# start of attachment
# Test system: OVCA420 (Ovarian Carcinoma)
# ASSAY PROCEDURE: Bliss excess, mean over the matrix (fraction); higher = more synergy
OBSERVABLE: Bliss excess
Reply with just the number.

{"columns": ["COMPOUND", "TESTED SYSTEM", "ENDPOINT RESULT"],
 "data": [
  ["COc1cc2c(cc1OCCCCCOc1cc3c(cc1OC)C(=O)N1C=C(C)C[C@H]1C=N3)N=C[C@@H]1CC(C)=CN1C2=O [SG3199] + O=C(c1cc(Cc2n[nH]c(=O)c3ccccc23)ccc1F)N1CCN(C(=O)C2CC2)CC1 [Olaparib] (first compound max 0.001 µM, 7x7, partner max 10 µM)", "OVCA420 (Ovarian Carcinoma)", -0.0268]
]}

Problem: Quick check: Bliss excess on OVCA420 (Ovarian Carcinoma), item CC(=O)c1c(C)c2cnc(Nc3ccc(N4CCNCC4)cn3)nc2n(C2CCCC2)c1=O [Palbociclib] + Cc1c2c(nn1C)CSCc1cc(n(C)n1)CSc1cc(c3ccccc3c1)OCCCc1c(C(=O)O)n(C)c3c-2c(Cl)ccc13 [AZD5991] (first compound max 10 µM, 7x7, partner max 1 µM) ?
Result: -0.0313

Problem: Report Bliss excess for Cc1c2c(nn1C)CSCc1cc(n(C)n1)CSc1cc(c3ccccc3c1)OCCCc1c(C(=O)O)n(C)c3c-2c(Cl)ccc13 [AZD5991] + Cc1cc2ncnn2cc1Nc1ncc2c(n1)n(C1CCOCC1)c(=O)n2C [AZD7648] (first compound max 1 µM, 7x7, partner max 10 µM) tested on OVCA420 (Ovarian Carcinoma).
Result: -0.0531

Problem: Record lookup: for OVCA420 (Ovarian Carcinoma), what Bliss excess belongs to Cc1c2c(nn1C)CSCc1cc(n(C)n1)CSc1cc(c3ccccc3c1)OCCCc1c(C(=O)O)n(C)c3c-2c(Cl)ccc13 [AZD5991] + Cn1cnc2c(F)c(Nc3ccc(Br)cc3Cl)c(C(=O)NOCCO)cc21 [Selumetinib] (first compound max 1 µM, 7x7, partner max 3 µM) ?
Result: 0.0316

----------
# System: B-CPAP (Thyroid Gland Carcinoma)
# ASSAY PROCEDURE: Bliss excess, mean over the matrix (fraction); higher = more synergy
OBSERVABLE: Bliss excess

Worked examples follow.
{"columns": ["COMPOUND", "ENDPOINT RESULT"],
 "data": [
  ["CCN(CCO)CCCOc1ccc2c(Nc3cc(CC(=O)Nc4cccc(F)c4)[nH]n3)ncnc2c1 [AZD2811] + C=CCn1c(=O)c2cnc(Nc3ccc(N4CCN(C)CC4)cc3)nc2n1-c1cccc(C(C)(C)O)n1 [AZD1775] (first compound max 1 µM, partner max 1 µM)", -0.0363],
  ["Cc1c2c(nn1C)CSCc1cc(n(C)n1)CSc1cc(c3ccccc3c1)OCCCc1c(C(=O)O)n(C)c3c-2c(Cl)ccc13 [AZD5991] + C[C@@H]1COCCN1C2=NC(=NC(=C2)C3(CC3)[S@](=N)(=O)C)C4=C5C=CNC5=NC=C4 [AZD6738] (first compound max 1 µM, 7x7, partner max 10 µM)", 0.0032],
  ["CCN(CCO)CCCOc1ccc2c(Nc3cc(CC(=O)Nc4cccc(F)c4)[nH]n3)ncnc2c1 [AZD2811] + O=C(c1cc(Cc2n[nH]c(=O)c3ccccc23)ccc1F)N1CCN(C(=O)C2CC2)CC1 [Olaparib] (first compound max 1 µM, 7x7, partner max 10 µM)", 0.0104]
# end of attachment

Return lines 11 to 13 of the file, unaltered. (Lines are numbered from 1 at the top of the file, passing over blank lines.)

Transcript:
Problem: Report Bliss excess for Cc1c2c(nn1C)CSCc1cc(n(C)n1)CSc1cc(c3ccccc3c1)OCCCc1c(C(=O)O)n(C)c3c-2c(Cl)ccc13 [AZD5991] + Cc1cc2ncnn2cc1Nc1ncc2c(n1)n(C1CCOCC1)c(=O)n2C [AZD7648] (first compound max 1 µM, 7x7, partner max 10 µM) tested on OVCA420 (Ovarian Carcinoma).
Result: -0.0531

Problem: Record lookup: for OVCA420 (Ovarian Carcinoma), what Bliss excess belongs to Cc1c2c(nn1C)CSCc1cc(n(C)n1)CSc1cc(c3ccccc3c1)OCCCc1c(C(=O)O)n(C)c3c-2c(Cl)ccc13 [AZD5991] + Cn1cnc2c(F)c(Nc3ccc(Br)cc3Cl)c(C(=O)NOCCO)cc21 [Selumetinib] (first compound max 1 µM, 7x7, partner max 3 µM) ?